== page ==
Kids Safety Song: Remember Your Name and Address and Telephone Number too!

Here’s a song about helping kids know what to do if they get lost.  We believe it was popular in the 1940’s…

Remember Your Name and Address

Remember your name and address
And telephone number, too
And if, someday, you lose your way
You know just what to do,
Walk up to the kind policeman
The very first one you meet
And simply say, "I’ve lost my way,
I cannot find my street,
But I know my name and address
And telephone number too."
Then he’ll be kind
And help you to find
The dear ones who wait for you.

You can hear this song here by Tiny Tim.

Here you can hear Richard Stark singing Remember Your Name and Address. His rendition feels more authentic to me since he grew up in the 1940’s in New York singing it.

Many thanks to Carol Woodier for helping us find the lyrics to this song and to Richard Stark for singing it for us!

Enjoy!

Mama Lisa

This article was posted on Thursday, June 30th, 2011 at 11:35 am and is filed under American Kids Songs, Children's Songs, English, English Children's Songs, Languages, Remember Your Name and Address, Safety Songs, Songs by Theme. You can follow any responses to this entry through the RSS 2.0 feed. You can leave a response, or trackback from your own site.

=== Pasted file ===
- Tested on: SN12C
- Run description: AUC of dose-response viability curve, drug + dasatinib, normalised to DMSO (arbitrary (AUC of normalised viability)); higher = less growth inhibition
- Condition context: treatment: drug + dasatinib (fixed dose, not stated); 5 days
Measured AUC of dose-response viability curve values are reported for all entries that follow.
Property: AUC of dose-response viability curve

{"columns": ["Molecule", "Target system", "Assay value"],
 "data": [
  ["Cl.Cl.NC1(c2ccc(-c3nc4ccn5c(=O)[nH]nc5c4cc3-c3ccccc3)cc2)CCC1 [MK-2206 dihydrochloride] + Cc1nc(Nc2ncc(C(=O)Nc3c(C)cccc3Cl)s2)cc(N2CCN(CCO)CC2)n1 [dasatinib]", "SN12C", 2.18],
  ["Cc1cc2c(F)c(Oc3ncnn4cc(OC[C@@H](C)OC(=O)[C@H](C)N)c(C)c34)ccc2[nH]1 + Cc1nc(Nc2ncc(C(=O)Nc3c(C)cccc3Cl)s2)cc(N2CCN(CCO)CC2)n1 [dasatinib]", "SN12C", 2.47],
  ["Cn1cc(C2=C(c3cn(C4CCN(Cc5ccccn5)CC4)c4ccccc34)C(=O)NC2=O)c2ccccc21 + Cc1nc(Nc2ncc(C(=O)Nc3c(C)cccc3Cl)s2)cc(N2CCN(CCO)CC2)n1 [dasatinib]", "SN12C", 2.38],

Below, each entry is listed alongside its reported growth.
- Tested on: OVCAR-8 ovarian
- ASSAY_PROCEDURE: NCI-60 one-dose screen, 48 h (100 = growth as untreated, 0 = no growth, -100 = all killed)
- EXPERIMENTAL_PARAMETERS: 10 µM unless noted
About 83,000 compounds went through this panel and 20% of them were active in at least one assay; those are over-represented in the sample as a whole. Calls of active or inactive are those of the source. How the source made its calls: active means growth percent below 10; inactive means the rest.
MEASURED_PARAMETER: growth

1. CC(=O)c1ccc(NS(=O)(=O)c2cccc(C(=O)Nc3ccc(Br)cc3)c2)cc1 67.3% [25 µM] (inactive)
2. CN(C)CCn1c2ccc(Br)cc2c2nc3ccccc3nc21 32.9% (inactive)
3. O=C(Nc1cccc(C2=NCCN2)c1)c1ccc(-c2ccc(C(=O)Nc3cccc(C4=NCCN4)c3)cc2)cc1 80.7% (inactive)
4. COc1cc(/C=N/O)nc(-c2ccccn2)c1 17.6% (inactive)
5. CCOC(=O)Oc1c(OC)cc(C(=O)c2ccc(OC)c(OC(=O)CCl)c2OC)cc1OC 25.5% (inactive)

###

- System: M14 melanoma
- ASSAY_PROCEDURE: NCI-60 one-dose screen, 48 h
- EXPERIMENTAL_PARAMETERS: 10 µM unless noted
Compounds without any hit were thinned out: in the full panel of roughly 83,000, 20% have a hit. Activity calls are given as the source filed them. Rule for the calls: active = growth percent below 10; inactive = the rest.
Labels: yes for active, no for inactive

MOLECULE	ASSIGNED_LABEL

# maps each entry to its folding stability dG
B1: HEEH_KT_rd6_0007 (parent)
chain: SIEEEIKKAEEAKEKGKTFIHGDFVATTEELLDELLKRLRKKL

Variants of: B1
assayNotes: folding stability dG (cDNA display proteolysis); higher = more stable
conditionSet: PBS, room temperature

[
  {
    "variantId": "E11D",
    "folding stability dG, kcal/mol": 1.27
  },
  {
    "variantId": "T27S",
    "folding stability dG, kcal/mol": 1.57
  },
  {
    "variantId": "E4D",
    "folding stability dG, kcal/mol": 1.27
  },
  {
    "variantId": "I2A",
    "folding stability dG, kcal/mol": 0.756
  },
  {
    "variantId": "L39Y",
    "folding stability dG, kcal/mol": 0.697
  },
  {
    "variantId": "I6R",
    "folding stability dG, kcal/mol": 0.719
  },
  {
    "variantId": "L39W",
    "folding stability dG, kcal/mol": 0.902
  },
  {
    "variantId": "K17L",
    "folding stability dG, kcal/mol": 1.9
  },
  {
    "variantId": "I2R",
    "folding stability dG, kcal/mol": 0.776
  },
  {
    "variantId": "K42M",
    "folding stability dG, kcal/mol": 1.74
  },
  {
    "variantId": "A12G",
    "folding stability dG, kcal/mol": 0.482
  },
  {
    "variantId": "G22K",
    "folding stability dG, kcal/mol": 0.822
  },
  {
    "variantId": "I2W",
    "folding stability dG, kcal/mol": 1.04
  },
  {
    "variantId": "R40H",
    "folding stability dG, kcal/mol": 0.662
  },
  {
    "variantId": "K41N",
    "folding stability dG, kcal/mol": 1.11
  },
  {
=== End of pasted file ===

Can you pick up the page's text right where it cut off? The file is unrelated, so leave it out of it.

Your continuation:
18 Responses to “Kids Safety Song: Remember Your Name and Address and Telephone Number too!”

  1. Lisa Says:

    After I posted this song, Carole Woodier wrote:

    Lisa,

    I’m glad you wrote back because not only do I know all the words now, but I just sent you the song! In case Amazon doesn’t send it, here’s the link.

    There’s another version by Tiny Tim, which sounds inauthentic to me. The version in the link is by Mady Kaye and she sounds a lot more like my kindergarten teacher than Tiny Tim does (probably a very good thing.)

    The words are:

    Remember your name and address
    And telephone number, too
    So if, someday, you lose your way
    You’ll know just what to do
    Walk up to that kind policeman
    The very first one you meet
    And simply say I’ve lost my way
    And cannot find my street
    But I know my name and address
    And telephone number too
    Then he’ll be kind
    And help you find
    The dear ones who wait for you.

    Thanks Carole! -Mama Lisa

  2. Robin Says:

    Lisa, what incredible synchronicity. My parents visited last week & my Mom was talking about this song…I can’t believe I found this post tonight!

  3. Lisa Says: